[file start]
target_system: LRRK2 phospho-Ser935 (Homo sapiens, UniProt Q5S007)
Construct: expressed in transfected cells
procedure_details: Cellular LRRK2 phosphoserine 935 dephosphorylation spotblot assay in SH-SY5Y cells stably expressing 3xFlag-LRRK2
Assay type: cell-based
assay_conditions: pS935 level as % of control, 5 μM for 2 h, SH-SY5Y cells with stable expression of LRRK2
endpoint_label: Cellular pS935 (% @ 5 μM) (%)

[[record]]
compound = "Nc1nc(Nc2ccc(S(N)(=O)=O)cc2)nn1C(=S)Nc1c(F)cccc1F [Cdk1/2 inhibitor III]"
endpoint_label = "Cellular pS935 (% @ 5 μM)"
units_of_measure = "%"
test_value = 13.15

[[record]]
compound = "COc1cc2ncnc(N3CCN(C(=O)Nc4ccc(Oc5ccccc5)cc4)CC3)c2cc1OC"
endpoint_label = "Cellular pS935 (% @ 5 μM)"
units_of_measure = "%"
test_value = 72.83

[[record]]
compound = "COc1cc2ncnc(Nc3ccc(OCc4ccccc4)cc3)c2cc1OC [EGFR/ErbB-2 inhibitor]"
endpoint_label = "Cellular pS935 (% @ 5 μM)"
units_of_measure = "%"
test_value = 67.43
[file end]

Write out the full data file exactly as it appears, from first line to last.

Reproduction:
target_system: LRRK2 phospho-Ser935 (Homo sapiens, UniProt Q5S007)
Construct: expressed in transfected cells
procedure_details: Cellular LRRK2 phosphoserine 935 dephosphorylation spotblot assay in SH-SY5Y cells stably expressing 3xFlag-LRRK2
Assay type: cell-based
assay_conditions: pS935 level as % of control, 5 μM for 2 h, SH-SY5Y cells with stable expression of LRRK2
endpoint_label: Cellular pS935 (% @ 5 μM) (%)

[[record]]
compound = "Nc1nc(Nc2ccc(S(N)(=O)=O)cc2)nn1C(=S)Nc1c(F)cccc1F [Cdk1/2 inhibitor III]"
endpoint_label = "Cellular pS935 (% @ 5 μM)"
units_of_measure = "%"
test_value = 13.15

[[record]]
compound = "COc1cc2ncnc(N3CCN(C(=O)Nc4ccc(Oc5ccccc5)cc4)CC3)c2cc1OC"
endpoint_label = "Cellular pS935 (% @ 5 μM)"
units_of_measure = "%"
test_value = 72.83

[[record]]
compound = "COc1cc2ncnc(Nc3ccc(OCc4ccccc4)cc3)c2cc1OC [EGFR/ErbB-2 inhibitor]"
endpoint_label = "Cellular pS935 (% @ 5 μM)"
units_of_measure = "%"
test_value = 67.43